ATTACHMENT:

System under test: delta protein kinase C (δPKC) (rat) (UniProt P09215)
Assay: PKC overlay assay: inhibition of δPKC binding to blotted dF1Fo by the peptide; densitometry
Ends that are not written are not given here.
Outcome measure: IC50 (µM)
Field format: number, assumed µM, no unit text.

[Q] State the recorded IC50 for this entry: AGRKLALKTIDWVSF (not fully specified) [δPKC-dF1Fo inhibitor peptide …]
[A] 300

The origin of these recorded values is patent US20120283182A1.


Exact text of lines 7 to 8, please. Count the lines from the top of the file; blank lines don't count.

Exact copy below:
[A] 300

The origin of these recorded values is patent US20120283182A1.